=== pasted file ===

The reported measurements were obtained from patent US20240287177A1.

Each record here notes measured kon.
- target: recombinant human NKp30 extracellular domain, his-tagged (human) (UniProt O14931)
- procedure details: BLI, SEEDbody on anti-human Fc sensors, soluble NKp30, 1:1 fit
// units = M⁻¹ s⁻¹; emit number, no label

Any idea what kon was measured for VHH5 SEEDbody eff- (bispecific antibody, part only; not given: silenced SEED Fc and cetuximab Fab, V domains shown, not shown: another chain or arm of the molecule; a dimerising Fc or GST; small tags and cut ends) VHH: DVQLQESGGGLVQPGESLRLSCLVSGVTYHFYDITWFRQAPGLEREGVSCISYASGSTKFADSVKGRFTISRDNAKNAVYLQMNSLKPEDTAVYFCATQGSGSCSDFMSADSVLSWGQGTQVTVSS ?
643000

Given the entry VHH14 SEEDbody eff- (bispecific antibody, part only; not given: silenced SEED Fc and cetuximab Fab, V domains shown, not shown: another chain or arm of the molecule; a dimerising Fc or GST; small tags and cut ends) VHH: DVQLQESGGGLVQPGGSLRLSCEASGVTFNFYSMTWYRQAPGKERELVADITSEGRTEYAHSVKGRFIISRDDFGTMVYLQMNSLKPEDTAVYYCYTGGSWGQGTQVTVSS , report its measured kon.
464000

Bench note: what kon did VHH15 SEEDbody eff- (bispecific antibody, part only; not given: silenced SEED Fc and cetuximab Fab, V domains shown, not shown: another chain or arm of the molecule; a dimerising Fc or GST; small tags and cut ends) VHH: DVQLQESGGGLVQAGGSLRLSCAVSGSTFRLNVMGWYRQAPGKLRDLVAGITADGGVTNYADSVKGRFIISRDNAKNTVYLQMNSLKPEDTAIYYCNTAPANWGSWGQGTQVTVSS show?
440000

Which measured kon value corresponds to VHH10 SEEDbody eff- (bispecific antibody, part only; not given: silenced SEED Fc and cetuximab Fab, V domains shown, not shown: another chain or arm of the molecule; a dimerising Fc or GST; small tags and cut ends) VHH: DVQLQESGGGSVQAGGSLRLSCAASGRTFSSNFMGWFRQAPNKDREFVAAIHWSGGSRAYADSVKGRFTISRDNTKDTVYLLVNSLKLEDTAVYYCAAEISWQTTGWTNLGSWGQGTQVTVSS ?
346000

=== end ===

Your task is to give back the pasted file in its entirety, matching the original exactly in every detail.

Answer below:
The reported measurements were obtained from patent US20240287177A1.

Each record here notes measured kon.
- target: recombinant human NKp30 extracellular domain, his-tagged (human) (UniProt O14931)
- procedure details: BLI, SEEDbody on anti-human Fc sensors, soluble NKp30, 1:1 fit
// units = M⁻¹ s⁻¹; emit number, no label

Any idea what kon was measured for VHH5 SEEDbody eff- (bispecific antibody, part only; not given: silenced SEED Fc and cetuximab Fab, V domains shown, not shown: another chain or arm of the molecule; a dimerising Fc or GST; small tags and cut ends) VHH: DVQLQESGGGLVQPGESLRLSCLVSGVTYHFYDITWFRQAPGLEREGVSCISYASGSTKFADSVKGRFTISRDNAKNAVYLQMNSLKPEDTAVYFCATQGSGSCSDFMSADSVLSWGQGTQVTVSS ?
643000

Given the entry VHH14 SEEDbody eff- (bispecific antibody, part only; not given: silenced SEED Fc and cetuximab Fab, V domains shown, not shown: another chain or arm of the molecule; a dimerising Fc or GST; small tags and cut ends) VHH: DVQLQESGGGLVQPGGSLRLSCEASGVTFNFYSMTWYRQAPGKERELVADITSEGRTEYAHSVKGRFIISRDDFGTMVYLQMNSLKPEDTAVYYCYTGGSWGQGTQVTVSS , report its measured kon.
464000

Bench note: what kon did VHH15 SEEDbody eff- (bispecific antibody, part only; not given: silenced SEED Fc and cetuximab Fab, V domains shown, not shown: another chain or arm of the molecule; a dimerising Fc or GST; small tags and cut ends) VHH: DVQLQESGGGLVQAGGSLRLSCAVSGSTFRLNVMGWYRQAPGKLRDLVAGITADGGVTNYADSVKGRFIISRDNAKNTVYLQMNSLKPEDTAIYYCNTAPANWGSWGQGTQVTVSS show?
440000

Which measured kon value corresponds to VHH10 SEEDbody eff- (bispecific antibody, part only; not given: silenced SEED Fc and cetuximab Fab, V domains shown, not shown: another chain or arm of the molecule; a dimerising Fc or GST; small tags and cut ends) VHH: DVQLQESGGGSVQAGGSLRLSCAASGRTFSSNFMGWFRQAPNKDREFVAAIHWSGGSRAYADSVKGRFTISRDNTKDTVYLLVNSLKLEDTAVYYCAAEISWQTTGWTNLGSWGQGTQVTVSS ?
346000